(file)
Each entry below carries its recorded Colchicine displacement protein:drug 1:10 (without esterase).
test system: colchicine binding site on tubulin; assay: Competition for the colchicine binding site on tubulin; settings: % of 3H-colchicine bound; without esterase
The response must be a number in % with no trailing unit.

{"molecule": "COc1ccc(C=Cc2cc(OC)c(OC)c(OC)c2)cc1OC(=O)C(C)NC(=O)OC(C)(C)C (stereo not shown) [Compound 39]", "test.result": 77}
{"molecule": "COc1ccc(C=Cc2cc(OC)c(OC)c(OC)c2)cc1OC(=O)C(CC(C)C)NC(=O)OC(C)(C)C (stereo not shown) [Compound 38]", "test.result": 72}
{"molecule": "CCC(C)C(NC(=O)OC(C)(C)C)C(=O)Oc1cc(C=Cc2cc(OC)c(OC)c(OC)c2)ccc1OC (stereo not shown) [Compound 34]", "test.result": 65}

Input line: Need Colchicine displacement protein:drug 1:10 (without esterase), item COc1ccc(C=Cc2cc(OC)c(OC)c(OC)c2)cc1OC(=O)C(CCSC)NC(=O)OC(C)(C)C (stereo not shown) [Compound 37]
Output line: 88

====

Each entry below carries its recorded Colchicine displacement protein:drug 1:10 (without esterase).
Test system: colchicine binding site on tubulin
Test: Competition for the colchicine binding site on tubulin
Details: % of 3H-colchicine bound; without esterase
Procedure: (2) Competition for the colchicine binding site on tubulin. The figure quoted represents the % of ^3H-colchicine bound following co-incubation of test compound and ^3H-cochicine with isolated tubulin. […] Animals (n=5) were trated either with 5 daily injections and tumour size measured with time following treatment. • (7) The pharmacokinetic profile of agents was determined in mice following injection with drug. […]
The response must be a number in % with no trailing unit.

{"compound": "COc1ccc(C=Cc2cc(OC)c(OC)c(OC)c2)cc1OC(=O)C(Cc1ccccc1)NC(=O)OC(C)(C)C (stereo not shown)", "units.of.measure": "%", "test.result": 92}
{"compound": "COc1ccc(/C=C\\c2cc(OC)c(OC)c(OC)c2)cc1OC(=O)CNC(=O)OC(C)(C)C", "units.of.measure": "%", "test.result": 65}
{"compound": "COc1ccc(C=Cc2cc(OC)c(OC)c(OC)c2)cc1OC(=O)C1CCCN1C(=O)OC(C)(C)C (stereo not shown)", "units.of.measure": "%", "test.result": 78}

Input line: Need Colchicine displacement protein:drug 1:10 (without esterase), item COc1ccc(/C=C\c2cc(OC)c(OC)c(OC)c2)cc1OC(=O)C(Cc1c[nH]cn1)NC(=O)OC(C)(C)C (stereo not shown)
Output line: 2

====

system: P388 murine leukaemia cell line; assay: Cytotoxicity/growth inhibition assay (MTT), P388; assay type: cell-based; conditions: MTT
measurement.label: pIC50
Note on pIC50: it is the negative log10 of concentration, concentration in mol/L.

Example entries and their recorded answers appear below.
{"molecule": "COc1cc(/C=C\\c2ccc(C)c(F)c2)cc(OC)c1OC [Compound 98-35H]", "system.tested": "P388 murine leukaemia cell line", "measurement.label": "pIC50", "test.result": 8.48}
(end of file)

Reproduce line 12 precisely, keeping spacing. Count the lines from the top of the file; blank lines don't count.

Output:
Test: Competition for the colchicine binding site on tubulin